Laguna Avenue Bungalow Gets Royal Treatment
When contractor Michael Kyle took on the
challenge of restoring a 1913 duplex on Laguna Avenue, he learned that some mixing and matching would be necessary if the
units were to have the unified, historically accurate look he sought.
The distinctive Craftsman duplex is known to many in the neighborhood for its lengthy, curving brick staircase that
leads from the street all the way up to the front porch, which faces Echo Park Lake.
Kyle bought the property, which includes a back house built in 1931, last year. It turns out that the previous owner
had chosen the house, in part, because of the large number of steps from the sidewalk to the front porch.
Ivy Lambert, the previous owner, told the EPHS that her mother had a habit of trying to keep cars from parking in front
of her home. The long staircase on Laguna seemed a perfect way to keep her mother from constantly checking the street. Another
plus, of course, was the lake, which is visible from several windows of the home.
The house's casement windows were largely intact (none of the windows had been replaced!) as were the original clear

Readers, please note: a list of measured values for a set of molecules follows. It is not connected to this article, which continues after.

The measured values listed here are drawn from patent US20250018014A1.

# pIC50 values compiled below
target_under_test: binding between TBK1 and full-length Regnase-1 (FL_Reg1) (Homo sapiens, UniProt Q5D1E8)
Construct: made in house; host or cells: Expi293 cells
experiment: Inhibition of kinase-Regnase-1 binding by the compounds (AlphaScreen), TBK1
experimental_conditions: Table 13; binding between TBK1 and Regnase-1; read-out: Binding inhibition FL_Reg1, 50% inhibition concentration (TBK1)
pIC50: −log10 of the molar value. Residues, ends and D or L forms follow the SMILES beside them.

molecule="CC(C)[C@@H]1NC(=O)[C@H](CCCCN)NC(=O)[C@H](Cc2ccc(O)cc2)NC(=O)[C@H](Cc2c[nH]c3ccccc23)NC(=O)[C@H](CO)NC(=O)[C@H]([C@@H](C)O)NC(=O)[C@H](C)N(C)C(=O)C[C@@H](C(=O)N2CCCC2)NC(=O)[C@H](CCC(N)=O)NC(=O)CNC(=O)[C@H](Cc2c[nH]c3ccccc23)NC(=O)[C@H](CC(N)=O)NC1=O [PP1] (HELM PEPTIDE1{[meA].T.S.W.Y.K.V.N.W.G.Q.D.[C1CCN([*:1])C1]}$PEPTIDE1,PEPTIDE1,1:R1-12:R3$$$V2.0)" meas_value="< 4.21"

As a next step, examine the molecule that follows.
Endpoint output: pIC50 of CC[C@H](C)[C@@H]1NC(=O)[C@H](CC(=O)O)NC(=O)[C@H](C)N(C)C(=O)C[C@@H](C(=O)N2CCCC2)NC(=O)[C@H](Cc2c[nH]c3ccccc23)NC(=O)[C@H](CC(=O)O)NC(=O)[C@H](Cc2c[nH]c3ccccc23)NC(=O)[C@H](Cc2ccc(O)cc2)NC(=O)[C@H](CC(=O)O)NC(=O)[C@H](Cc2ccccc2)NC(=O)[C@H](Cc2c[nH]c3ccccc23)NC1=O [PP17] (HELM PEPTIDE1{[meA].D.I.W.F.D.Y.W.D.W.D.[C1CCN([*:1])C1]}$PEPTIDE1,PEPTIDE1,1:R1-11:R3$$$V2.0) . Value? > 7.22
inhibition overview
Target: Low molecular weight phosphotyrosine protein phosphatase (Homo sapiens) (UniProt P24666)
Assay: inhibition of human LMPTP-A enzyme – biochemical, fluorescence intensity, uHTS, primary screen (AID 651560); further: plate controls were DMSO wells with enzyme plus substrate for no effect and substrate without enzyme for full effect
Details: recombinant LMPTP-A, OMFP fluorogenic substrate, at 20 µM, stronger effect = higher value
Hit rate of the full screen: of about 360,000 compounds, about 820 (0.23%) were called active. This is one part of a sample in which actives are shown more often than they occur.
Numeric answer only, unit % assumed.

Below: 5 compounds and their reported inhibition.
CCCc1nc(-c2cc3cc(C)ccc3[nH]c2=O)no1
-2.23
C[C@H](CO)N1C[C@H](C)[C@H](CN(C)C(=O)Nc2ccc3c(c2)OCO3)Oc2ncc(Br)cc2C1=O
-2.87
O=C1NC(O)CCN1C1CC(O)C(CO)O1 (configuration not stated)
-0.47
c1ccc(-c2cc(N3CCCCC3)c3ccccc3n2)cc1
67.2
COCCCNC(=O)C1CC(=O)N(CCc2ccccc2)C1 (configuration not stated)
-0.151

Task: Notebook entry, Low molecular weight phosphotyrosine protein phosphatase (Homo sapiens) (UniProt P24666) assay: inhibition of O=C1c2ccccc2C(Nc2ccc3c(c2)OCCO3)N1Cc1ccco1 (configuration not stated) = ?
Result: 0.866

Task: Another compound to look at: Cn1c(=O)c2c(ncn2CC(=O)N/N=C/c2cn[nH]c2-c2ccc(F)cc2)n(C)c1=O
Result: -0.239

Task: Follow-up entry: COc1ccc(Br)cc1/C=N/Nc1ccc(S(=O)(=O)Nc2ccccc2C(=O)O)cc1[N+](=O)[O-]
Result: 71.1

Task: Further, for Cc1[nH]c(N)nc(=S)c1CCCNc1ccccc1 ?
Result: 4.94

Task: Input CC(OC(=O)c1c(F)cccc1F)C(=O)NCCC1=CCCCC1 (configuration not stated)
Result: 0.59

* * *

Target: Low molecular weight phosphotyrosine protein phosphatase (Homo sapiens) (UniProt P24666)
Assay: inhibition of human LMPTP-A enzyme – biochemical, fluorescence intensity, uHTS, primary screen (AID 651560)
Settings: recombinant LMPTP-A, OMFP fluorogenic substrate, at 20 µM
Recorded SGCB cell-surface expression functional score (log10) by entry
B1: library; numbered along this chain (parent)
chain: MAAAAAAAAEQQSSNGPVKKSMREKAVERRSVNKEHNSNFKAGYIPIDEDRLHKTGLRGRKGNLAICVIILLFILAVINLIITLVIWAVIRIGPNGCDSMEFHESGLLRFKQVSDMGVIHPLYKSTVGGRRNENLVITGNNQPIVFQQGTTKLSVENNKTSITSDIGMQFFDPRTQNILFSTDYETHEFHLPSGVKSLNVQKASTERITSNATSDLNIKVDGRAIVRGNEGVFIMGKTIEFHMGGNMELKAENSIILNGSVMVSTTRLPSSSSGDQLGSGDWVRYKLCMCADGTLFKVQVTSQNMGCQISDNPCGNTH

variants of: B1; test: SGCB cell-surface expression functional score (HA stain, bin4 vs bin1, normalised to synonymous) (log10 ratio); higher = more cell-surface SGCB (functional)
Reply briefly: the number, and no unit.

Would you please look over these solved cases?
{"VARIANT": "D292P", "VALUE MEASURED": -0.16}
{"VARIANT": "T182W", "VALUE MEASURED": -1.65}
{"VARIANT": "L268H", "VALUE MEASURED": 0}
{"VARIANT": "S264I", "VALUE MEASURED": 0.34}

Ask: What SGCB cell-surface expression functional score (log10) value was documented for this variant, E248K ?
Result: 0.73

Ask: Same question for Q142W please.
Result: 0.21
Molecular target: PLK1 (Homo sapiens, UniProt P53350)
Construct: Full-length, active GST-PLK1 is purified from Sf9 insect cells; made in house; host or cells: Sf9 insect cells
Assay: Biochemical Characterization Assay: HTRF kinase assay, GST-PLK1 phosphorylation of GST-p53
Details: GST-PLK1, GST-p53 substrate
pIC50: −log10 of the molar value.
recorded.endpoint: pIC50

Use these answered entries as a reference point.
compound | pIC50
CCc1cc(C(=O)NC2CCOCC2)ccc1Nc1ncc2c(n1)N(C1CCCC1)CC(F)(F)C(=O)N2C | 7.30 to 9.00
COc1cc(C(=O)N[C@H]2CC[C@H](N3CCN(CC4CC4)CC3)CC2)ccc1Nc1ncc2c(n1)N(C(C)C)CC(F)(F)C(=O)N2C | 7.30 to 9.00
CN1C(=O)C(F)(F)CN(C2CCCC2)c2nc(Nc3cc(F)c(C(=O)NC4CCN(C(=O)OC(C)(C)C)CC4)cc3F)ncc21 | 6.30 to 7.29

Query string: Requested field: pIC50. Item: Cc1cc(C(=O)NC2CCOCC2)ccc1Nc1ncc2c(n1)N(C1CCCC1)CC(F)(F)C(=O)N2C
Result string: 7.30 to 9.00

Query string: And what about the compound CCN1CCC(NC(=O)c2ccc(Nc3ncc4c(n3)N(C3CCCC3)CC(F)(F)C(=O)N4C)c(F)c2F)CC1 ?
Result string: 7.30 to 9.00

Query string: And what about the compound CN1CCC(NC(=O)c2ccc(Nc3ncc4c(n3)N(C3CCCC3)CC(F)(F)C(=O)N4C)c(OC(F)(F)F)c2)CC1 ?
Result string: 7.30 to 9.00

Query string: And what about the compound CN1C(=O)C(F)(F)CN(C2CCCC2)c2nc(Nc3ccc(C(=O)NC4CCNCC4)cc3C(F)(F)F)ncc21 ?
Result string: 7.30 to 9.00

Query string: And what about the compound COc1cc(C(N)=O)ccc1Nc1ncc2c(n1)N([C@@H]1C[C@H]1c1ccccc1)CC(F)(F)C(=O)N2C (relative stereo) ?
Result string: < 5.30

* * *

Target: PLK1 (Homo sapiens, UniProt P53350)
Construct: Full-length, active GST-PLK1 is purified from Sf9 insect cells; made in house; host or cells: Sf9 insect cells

douglas fir floors and mouldings, which Kyle has restored. In the larger of the two front units he has stripped the paint
to show the wood of the crown moulding as well as original built-in shelving.
Kyle, the owner of a retrofitting company, also pulled out plastered fiberboard to expose wainscoting detail. Where
countertops or cabinets were missing, Kyle found compatible replacements from salvage firms such as Santa Fe Wrecking Company
in downtown Los Angeles and Freeway Salvage in East Los Angeles. In Gardena he found antique, deco black and white tile for
Kyle believes the apartments were originally built as separate, attached units. Matching fireplaces in each unit provide
a clue. When the renovations are complete, he plans to rent the units.
Although Kyle did make creative changes to the floor plans of the units - for better use of space and flow - he says
all of the changes were made with the goal of preserving the historic character of the building as it was originally built.
Kyle heard about the property from a neighbor, former EPHS board member, Isa-Kae Meksin, who feared it might be bought
by a nearby developer - or the nearby St. Paul's Episcopal Church - and demolished. Only a few months ago, the city's Building
and Safety Department razed a Spanish duplex a few doors away.
Instead, Kyle is restoring the unusual bungalow and
providing beauty and stability to one of Echo Park's most interesting streets